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As the Gold Coast’s flagship film event, it comes as no surprise to us that the industry, both big budget and indie filmmaking, is thriving. We’ve seen an increase in the number of films submitted and screened from Gold Coast filmmakers in the last few years.

The below media release from Queensland University of Technology contains key findings from the Gold Coast Independent Screen Production Survey conducted by QUT earlier this year. 

City of Gold Coast and Gold Coast Film Festival invite local screen industry to join us on Monday 21 September, 5.30pm-7.30pm at HOTA** to hear the “Gold Coast Independent Screen Production Survey” findings and participate in the discussions around the direction of the sector moving forward.

**(Please note this event has now reached capacity and is booked out)

Press release – 08/09/2020

Gold Coast more than a mini Hollywood

The Gold Coast has long been associated with the filming of Hollywood blockbusters, and the city’s screen industry has consequently been viewed as a service industry for film and television productions created by companies from elsewhere.

However, recent research into Gold Coast-originated screen production occurring independent of the Village Roadshow Studios reveals the city is now a growing hub for local feature film and online screen content production.

The study was conducted by researchers from QUT’s Digital Media Research Centre and was commissioned by the Gold Coast City Council.

Associate Professor Dr Mark Ryan, Distinguished Professor Stuart Cunningham, and Dr Phoebe Macrossan interviewed local producers, writers, directors, and online content creators creating film, television, documentary, and digital/online content production.

“Home to the Village Roadshow film and television production studios, the Gold Coast is an enormously popular location for large-scale US blockbusters and high-budget Australian feature film and television production,” said Dr Ryan.

“This has been the case for more than 30 years, with the new Baz Luhrmann film Elvis the latest high-profile profile project to take advantage of the city’s world-class production facilities and large workforce of skilled technical screen workers.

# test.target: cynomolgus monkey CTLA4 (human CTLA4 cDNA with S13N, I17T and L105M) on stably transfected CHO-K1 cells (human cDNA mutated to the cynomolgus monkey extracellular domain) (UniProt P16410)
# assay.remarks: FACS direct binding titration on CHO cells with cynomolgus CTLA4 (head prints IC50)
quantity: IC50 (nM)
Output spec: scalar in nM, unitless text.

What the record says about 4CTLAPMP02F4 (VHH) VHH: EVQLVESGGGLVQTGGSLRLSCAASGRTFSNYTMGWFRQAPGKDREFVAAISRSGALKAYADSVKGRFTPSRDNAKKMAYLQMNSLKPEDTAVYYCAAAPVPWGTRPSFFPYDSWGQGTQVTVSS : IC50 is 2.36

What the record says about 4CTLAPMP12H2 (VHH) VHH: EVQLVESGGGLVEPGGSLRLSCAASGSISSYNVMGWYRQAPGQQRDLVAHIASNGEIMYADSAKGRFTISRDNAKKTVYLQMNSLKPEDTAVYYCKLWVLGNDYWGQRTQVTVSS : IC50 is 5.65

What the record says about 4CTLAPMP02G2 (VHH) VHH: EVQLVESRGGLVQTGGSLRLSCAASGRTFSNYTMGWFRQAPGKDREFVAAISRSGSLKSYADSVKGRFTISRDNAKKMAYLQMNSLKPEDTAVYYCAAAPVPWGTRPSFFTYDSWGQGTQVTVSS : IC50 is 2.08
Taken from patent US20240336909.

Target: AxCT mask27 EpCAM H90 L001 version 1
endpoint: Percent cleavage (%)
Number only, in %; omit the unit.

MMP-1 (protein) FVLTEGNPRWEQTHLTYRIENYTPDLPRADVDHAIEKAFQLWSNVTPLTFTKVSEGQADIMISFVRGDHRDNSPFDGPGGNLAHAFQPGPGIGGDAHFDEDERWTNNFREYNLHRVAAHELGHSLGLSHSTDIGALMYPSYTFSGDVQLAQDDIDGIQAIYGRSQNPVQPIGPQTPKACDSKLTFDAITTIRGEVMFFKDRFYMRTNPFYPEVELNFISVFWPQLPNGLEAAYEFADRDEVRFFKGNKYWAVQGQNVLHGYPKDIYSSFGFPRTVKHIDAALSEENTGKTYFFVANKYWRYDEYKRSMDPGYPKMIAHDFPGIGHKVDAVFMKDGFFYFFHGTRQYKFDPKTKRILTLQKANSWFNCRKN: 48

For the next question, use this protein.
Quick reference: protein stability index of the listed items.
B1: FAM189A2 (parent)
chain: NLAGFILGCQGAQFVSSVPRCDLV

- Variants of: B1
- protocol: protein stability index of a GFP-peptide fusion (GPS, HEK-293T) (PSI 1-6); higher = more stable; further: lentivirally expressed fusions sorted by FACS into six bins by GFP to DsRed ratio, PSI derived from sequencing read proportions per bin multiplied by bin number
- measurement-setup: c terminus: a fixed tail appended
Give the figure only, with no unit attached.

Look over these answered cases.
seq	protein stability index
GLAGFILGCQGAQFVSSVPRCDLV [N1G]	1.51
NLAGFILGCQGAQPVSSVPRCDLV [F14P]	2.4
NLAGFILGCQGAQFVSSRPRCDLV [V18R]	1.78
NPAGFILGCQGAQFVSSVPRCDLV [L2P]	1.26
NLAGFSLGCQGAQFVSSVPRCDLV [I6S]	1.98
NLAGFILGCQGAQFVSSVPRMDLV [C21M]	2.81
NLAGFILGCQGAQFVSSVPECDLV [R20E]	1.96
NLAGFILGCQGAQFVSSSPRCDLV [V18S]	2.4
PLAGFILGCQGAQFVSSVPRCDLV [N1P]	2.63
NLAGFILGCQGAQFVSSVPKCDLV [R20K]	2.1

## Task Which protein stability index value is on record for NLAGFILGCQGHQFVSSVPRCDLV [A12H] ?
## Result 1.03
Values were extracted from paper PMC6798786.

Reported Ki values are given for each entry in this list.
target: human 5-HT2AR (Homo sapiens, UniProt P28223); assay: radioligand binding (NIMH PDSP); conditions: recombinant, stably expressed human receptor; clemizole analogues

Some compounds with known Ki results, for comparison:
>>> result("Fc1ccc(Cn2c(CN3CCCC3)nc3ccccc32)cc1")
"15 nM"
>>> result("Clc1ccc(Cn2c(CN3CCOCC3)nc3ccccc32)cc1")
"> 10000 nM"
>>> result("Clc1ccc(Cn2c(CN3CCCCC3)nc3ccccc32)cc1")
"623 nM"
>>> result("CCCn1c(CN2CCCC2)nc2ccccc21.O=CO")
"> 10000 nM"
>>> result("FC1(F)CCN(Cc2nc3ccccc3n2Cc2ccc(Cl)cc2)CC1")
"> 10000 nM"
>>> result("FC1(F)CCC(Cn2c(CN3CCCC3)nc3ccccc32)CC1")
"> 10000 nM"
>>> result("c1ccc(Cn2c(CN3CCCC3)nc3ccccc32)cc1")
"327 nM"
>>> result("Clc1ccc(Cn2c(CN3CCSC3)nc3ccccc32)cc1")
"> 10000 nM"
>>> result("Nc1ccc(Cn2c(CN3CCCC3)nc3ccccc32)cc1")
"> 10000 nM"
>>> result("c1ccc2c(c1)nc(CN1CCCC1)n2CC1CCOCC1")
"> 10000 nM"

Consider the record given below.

“The Gold Coast City Council has played an important role in fostering this production. It’s the only council in Australia to have a film attraction program and actively promotes the region as a high-value location for filmmakers.

“Since the early 2000s, a small group of content creators based on the Gold Coast have produced local content, largely feature films and documentaries both in and outside the region.

“Yet until 2009, the number of Gold Coast-based writers, directors and producers creating intellectual property and developing projects was small, production was infrequent, and talent-drain was common.

“A key finding of the study is that there has been strong growth in Gold Coast-originated screen production over the last decade, from the killer-shark movie Bait (2010) and the alien invasion film Occupation (2018), to the documentary Nothing on Earth (2013) and the web series Stage Mums (2018).

“It’s now a productive hub for locally produced low-budget indie feature films, online content and commercial corporate production. Scripted web series and online content activity is also growing and feeds the ever-hungry platforms of YouTube, other social media channels, subscription video on demand, and web-series, as well as short form commercialised content.”

Dr Ryan said between 2009 and 2019, 35 independent films were filmed on the Gold Coast outside the Village Roadshow Studios. Gold Coast-based production companies produced 17 (49% of the total), nine were shot by Brisbane-based production companies and a further nine by largely Sydney-based production entities.

“Between 2015 and 2019, the number of active ABNs in the Gold Coast film and television industry grew from 608 to 921. Many of these companies employ dozens or even hundreds of people,” he said.

“This growth has been driven by a strong increase in the number of key content creators such as producers, directors and writers living and working in the city.

“Other factors include the growing number of freelance screen workers working in the city more generally; the lowering of production barriers due to filmmakers’ ability to film on low-cost and high-definition digital video; and the growth in online platforms stimulating greater levels of production in digital/social media content and web series.   

“However, the industry still faces considerable barriers, especially since the COVID-19 pandemic hit.

“There is a lack of established producers involved in the formal screen industry and large production companies with significant and ongoing slates of core screen content. Indie productions can lack professionalism in financial practices and industry networks are weak.”

Dr Ryan said the key recommendations of the report included the establishment of a producer development and mentorship program, as well as a program to help proven commercial corporate producers make the transition into creative production.

“The Council’s Film Attraction program, while an excellent initiative, is not necessarily designed to support lower-budget Gold Coast-originated projects. We recommend the $1.5M threshold be lowered to support local low-budget and Indie production,” he said.

The Report and its findings will be detailed and discussed at an industry event that will be held on Monday 21stSeptember at HOTA on the Gold Coast.  To register to attend the industry event, please contact the Gold Coast Film Festival team on mail@gcfilmfestival.com.

The full report can be viewed at: https://eprints.qut.edu.au/203607/.

Media contact:

Amanda Weaver, QUT Media, 07 3138 3151, amanda.weaver@qut.edu.au

After hours: Rose Trapnell, 0407 585 901, media@qut.edu.au


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